Jon Bruner
Jon Bruner

How To Build an Interactive Map with Open-Source Tools

November 17, 2011 | 2:35 pm
My interactive migration map for Forbes

My interactive migration map for Forbes, showing inbound (blue) and outbound (red) migration to and from Maricopa County, Arizona

My latest interactive migration map on Forbes.com improves on the previous version in a few ways: it’s got five years of data instead of one; a brand-new layout; and some much-requested features like a search tool and the ability to switch off the lines. But the upgrade that I’m most excited about is in the code: I built the map using nothing but open-source software, from Python and MySQL to handle the data right down to JavaScript to display the map. I’ve been steadily moving much of my data handling to Python and MySQL, but this is the first map I’ve made using JavaScript, and interactive JS maps are still rare elsewhere, too.

The previous map was built in Flash, and I used some other proprietary software to handle the data and tweak the presentation. Moving to JavaScript for interactive applications saves money you’d otherwise spend on Flash licenses and it makes your work more widely available: this map functions on the iPad, for instance (albeit very slowly, since it’s computationally intensive and involves fairly large downloads). Here, in case it’s useful for anyone else who makes these sorts of things, is a rundown of how I built the map. READ MORE >

Drawing Lines Between Billionaires and Politicians

October 5, 2011 | 4:32 pm

My graphic for Forbes illustrating donations from billionaires to political action committees

I spent part of last summer building a system that parses Federal Election Commission records and, along with my colleagues Louie Torres and Dmitri Slavinsky, a system that helps our researchers link members of the Forbes 400 to political contribution records.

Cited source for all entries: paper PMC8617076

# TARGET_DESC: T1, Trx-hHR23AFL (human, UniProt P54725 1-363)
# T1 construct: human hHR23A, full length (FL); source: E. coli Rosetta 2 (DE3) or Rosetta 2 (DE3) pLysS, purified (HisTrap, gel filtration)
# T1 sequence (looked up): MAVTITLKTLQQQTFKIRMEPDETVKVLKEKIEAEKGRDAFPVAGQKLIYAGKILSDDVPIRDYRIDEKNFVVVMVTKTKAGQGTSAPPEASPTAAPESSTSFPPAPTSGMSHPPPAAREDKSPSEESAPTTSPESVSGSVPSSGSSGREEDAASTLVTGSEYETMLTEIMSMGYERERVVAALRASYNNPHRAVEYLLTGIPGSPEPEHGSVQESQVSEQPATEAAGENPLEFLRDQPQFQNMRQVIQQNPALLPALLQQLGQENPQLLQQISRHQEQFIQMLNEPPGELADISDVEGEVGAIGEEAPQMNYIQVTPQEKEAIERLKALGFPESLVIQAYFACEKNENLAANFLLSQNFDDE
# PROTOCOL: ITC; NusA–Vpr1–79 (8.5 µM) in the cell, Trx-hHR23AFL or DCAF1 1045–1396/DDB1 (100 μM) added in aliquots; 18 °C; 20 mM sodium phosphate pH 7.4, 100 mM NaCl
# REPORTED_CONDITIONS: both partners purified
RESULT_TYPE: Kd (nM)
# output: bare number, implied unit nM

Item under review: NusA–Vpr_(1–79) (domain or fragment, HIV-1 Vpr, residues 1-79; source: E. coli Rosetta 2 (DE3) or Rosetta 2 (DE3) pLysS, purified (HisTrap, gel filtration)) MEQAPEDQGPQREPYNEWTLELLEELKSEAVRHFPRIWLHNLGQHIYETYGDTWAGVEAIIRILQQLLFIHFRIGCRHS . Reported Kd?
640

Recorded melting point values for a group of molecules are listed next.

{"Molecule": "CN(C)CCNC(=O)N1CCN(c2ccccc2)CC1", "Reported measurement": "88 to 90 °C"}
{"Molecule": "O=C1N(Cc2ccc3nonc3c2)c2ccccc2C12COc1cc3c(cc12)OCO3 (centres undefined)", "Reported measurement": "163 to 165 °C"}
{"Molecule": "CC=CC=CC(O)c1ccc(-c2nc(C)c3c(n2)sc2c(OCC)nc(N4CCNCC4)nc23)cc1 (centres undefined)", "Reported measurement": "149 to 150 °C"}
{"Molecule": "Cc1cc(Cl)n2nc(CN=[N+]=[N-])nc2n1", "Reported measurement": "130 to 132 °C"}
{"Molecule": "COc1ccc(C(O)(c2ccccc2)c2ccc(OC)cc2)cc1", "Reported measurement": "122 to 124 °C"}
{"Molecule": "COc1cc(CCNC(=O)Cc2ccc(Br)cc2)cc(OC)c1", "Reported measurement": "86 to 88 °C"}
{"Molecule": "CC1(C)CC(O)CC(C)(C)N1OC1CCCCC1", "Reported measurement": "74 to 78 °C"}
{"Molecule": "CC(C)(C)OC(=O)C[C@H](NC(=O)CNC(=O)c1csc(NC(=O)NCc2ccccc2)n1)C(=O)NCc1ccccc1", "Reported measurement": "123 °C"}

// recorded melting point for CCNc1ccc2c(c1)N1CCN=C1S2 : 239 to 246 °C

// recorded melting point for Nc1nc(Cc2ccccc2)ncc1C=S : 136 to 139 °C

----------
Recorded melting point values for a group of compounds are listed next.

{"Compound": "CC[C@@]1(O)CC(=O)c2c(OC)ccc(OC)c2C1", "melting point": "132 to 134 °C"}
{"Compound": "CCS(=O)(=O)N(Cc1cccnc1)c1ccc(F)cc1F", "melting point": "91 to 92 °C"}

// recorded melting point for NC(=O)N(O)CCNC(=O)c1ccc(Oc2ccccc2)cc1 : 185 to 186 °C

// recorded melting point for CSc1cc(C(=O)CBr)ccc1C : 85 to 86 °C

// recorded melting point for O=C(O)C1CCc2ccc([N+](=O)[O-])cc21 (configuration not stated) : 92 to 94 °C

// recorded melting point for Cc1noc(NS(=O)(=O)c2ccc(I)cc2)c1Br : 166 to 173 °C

We’ve made that data an important part of our Forbes 400 profiles (scroll down on publisher gnome Sam Zell’s page, for instance, to find a breakdown of his political contributions as well as direct links to original filings). I’ve also visualized it a couple of times: in an interactive graphic last year and in a more focused static graphic this year. The smaller graphic, which shows every contribution by the ten biggest contributors, is more effective at illustrating the point I make in the accompanying article: that many of these contributors are not motivated by ideology but by lobbying power, as evinced by their donations to politicians in both parties (some even contribute to multiple candidates in the same race).

It was fairly easy to assemble the data for these graphics (and for the companion pages in the October 10, 2011 issue of the magazine). The hardest part of writing both graphics–whether in ActionScript for the interactive one or in Python/SVG for the static one–was developing the equation for finding the endpoints of a line drawn between the edges of two circles whose centerpoints and radii are known. READ MORE >

The Migration Map

June 17, 2010 | 1:39 pm

Migration to and from Los AngelesA few days ago, I published an interactive map of American migration on Forbes.com. Since then, it’s become more popular than I could have possibly imagined. It’s been shared 5,000 times on Facebook and written about by The Economistthree different Atlantic blogs, three different New York Times blogs, and basically the entire “-ist” franchise (Gothamist, Chicagoist, DCist, and so on)–plus 1,700 other blogs and publications of various sorts. It’s broken Forbes‘s record for interactive content. To say I’m grateful for the reception would be a profound understatement.

Part of the reason that readers have enjoyed the map, I think, is that it confirms graphically what people have long known or suspected about regional trends based on either hard statistics or gut feelings: that the Pacific Northwest is being flooded with Californians, that Florida is suffering from brain drain, that Los Angeles no longer has the universal draw that it had during much of the 20th century, and that Detroit is in serious trouble and Dallas is doing rather well for itself.

At a higher level, the map confirms that the United States is a highly mobile country: one in which the lack of jobs in Detroit and the surfeit of them in Dallas draws massive numbers of people (806 of them, in fact, moved to the Dallas region from Wayne County; 167 went the other way). Commentators have offered theories of how taxes, costs of living, and quality of life create patterns on this map as well. Americans know what they like, and they’ll move to get it.

In skimming through the astonishing number of comments that people have posted (mostly to sites other than Forbes.com), I’ve come across a few persistent questions that I’ll answer here before explaining how the map works. READ MORE >

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